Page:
The modern Christmas lunch a la plage consists of toting at least one portable barbecue, one Esky for the prawns and salad, and another for the grog, pavlova and sunblock.
No one has ginger beer in their Esky these days. It's all local wines now: sauvignon blanc, chardonnay or a sparkling pinot noir.
You need shade all the time in Australia, and little villages of mini tents spring up all over the beach with barbecues and gas bottles everywhere.
Camping by the Beach
The image from an old postcard of Santa with his surfboard brings instant memories to me of many a Christmas time spent camping in the ti-trees by the beach. The old-style caravans and tents, the singlets on the line and the wooden steps leading down to the sand are just like my childhood holidays—minus the reindeer of course.
Camping by the beach, or staying at one of the numerous caravan parks along the rivers, is still a popular budget holiday for families.
Bondi Beach in Sydney is a popular spot all year round, and especially so at Christmas. It's a very little beach, just half a mile of sand. And when you have 40,000 people turn up on Christmas Day, it's all one big party. There's no room to play a game of cricket on the beach on Christmas Day.
It's traditional for international visitors who happen to be in Sydney at Christmas time to go to Bondi Beach. Backpackers in particular swarm over the sands. If you're thinking of coming along, remember Bondi Beach is an alcohol-free zone.
And don't forget the zinc cream.
Carols by Candlelight Is a Big Event
While in the cold northern hemisphere rugged-up choirs may ring bells and sing on street corners, we take our rugs out into the warm summer night and watch performers lead carol-singing from a stage.
Carols by Candlelight is a big event of the Christmas season. Families and friends get together and celebrate the spirit of Christmas in open air venues. And we all sing!
This Christmas Eve tradition attracts a huge crowd at the Sidney Myer Music Bowl in Melbourne, while many more Melbournians join in at various 'live sites' where the festivities are broadcast on the big screen. The extravaganza is also enjoyed by millions of people across the continent through live telecasts.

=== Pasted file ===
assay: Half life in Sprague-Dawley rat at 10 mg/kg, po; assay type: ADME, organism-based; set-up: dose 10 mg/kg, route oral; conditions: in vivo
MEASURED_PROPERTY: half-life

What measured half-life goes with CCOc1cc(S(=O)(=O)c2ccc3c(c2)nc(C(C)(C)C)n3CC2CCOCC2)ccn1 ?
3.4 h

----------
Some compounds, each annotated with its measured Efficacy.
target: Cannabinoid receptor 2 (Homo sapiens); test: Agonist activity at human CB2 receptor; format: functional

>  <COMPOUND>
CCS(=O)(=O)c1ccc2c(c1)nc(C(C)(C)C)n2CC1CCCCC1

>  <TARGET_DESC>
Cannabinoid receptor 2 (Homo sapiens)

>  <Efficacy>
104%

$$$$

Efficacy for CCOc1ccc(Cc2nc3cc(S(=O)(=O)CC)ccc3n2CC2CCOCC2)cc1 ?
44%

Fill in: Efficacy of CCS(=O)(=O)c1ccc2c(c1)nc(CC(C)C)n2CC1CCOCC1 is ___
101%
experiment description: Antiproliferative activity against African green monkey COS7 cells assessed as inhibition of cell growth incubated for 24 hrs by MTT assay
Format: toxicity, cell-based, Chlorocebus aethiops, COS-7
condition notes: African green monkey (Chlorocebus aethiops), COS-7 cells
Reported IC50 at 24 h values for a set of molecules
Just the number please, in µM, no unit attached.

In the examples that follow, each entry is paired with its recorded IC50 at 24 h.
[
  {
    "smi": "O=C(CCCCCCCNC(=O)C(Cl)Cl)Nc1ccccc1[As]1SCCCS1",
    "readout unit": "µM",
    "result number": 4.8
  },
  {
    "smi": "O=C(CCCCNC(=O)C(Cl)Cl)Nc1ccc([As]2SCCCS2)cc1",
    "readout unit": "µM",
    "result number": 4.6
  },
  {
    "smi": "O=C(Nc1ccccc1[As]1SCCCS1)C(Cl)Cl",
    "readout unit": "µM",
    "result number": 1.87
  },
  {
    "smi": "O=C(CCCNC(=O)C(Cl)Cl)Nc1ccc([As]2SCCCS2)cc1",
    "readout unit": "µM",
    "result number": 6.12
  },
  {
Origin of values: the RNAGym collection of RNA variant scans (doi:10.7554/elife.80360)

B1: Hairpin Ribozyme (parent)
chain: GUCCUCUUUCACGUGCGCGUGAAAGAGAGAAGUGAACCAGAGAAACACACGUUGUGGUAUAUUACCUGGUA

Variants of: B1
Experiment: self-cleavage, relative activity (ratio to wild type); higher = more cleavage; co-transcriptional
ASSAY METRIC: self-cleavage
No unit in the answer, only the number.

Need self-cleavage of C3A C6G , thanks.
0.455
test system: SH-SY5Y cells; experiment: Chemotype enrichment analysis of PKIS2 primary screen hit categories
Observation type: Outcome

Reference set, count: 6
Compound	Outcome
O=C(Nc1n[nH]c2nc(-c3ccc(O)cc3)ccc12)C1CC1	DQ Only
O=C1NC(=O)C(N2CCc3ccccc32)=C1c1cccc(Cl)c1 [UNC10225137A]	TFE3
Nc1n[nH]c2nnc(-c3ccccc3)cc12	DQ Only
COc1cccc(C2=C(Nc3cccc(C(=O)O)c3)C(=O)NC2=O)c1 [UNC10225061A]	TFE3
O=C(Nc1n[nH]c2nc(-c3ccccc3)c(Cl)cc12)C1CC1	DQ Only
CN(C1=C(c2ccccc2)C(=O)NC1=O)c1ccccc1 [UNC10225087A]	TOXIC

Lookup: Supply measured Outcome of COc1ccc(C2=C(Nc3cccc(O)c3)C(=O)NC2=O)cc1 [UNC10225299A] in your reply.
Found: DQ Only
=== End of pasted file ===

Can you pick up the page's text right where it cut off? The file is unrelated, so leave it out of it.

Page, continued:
It wouldn't be Christmas Eve without our Carols by Candlelight.
Myer Christmas Windows
No Christmas can go by without a visit to the Myer Store to look at the windows.
In Melbourne, this is a local tradition of truly legendary proportions.
We started doing this in 1956—a big year for Melbourne, when television arrived and we hosted the Olympic Games.
Every Christmas since then, the windows have featured a creative display with a different theme each year. The unveiling of the windows is an event in itself. Crowds gather before time (it's not just children who are entranced), television crews set up their equipment and as the heavy curtains are pulled back, the collective oooh! can be heard blocks away.
Australian Christmas Menu Favourites: Yabbies
Yabbies are best treated simply to keep the delicate taste and texture.
- 1 kg fresh yabbies
- 1 avocado, halved, stone removed and flesh chopped
- 4 cups mixed salad leaves
- 1/2 cup olive oil
- 2 tablespoons lemon juice
- 1 teaspoon Dijon mustard
- 1/2 teaspoon caster sugar
- 1 clove garlic, peeled and crushed
- salt and freshly ground black pepper
- Put the yabbies in a deep bowl in the freezer for 1 hour.
- Boil a large pot of salted water, add yabbies, cook for 5 minutes.
- Drain and refresh in cold water to stop the cooking process.
- Twist off the head, cut through the centre of the underside of the tail and gently peel the shell away from the meat. Remove the dark intestine.
- Combine dressing ingredients in a screwtop jar. Shake well.
- Place the salad leaves in a large serving bowl. Add avocado and yabbies, pour dressing over.
- This recipe is from and almost like my own Nanna made. She didn't use avocados. Like Grandma Used To Make
Australian Christmas Menu Favourites: White Christmas
From 1965, in Tested Recipes from the Australian Country Women's Association.
- 250g copha (vegetable shortening)
- 1 cup rice bubbles (rice crispies)
- 1 cup shredded coconut
- 3/4 cup icing sugar
- 1 cup powdered milk
- 3/4 cup toasted almond kernels
- 30g mixed peel
- 30g preserved ginger
- 30g glace apricots
- 30g glace pineapple
- 30g sultanas
- 50g glace cherries
- Chop the fruit and peel coarsely.
- Put everything except the cophra into a bowl and mix together.
- Warm copha gently until melted, and pour over ingredients.
- Mix well and place in an airtight container and set in fridge.
- Serve sliced into fingers.
How's the weather down your way on Christmas Day?
A Christmas Greeting
Wherever we are in the world, north, south, east or west, Christmas is a very special time.
For some of us, the emphasis is on religion, for others it's the family. There are also those who grieve at Christmas time.
Whatever your focus may be at this time of year, I wish you the very best of happiness and, if you are saddened, I wish you solace. To all, cheers from Australia.
© 2008 Susanna Duffy